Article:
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Slowly, Serbia is prosecuting some of the war crimes committed during the Kosovo fighting of 1999, even while it has failed to deliver important suspects to the tribunal in The Hague.
Seven cases have been brought to trial, five in a war crimes court that has been partly financed by the U.S. government. Prosecutors and others say the trials suggest that the country is beginning, at least tentatively, to acknowledge its history.
These trials have highlighted some of the most brutal acts perpetrated by the Serb forces during wars in Croatia, Bosnia and Kosovo, in which they tried to carve out territory for ethnic Serbs. The crimes range from the executions in 1991 of 192 Croatian men taken from the hospital in which they were seeking refuge, in the town of Vukovar, to the massacre of an extended Albanian family in Kosovo in 1999, when 45 people, including 14 children, a pregnant mother and a 90-year-old woman, were blown up by grenades and then shot.
"It points to the readiness of the state and judiciary to face the past," said Dragoljub Stankovic, one of five deputy prosecutors assigned to Serbia's war crimes department, of the trials.
Despite such praise from prosecutors, as well as victims' families and human rights groups, there are major omissions in the legal process. While the tribunal in The Hague has indicted senior Serb police and army officers for crimes committed during the 1999 Kosovo conflict, the Serbian courts have focused on mid-ranking officers, according to human rights groups and diplomats here. As a result, they say, a large group of senior officers has not been challenged about its role in the war.
And a prominent case, involving the killings of three American brothers in 1999, appears to be stuck. "In my opinion, many commanders of police stations" were involved in or ordered killings in Kosovo, said Natasa Kandic, a lawyer and the director of the Humanitarian Law Center, a Belgrade-based human rights advocacy group.
A number of senior police and army officers accused by human rights groups of ordering the crimes, or failing to prevent them, have remained at their posts.
They include Goran Radosavljevic, who before becoming the commander of the Serbian Gendarmerie led Serbia's special units during the Kosovo campaign, and the senior police officer in charge of war crimes investigations, Vozdan Gagic. Gagic was a member of the joint police and army command during the Kosovo campaign, a position in which, Kandic said, he would have known about war crimes taking place.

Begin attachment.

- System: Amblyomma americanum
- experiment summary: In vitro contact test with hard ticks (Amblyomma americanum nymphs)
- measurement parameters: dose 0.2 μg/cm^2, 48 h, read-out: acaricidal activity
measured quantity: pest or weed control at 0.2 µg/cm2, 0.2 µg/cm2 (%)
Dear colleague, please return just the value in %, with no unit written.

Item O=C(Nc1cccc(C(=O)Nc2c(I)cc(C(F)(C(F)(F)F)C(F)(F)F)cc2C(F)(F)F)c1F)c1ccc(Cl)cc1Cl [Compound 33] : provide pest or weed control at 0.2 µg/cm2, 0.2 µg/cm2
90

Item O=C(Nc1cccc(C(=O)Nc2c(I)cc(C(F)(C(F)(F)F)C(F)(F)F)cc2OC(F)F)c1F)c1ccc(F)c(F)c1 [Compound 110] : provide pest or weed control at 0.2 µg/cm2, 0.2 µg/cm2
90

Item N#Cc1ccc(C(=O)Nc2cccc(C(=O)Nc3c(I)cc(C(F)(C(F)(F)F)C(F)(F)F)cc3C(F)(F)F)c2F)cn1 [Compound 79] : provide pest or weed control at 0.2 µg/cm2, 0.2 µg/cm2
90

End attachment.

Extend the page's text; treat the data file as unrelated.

"It was impossible for him not to know," Kandic said.
Radosavljevic and Gagic have denied any involvement in war crimes.
"The army and the police are powerful, and barely reformed, institutions," said Bogdan Ivanisevic, director of Human Rights Watch here. "Addressing the responsibility of the senior officers would be quite a bite for the prosecutors, something they could do only if they felt supported by the government." The case of the Americans involves the Bytyqi brothers, from New York State, who were found in a mass grave, their hands bound and bullet wounds to the backs of their heads. They were found in 2001 buried near a police training camp. The three brothers were ethnic Albanians who had gone to fight along with about 400 other Albanian Americans in the conflict in Kosovo.
Officials at the U.S. Embassy in Belgrade say they believe that the brothers were killed because they were American and members of the Kosovo Liberation Army. They say prosecutors have sufficient evidence to bring the case to trial. The U.S. under secretary of state for political affairs, Nicholas Burns, recently said that the outcome of the investigation would influence the U.S. government's view as to Serbia's willingness to handle domestic war crimes cases. "It is time to bring the perpetrators to justice," he said.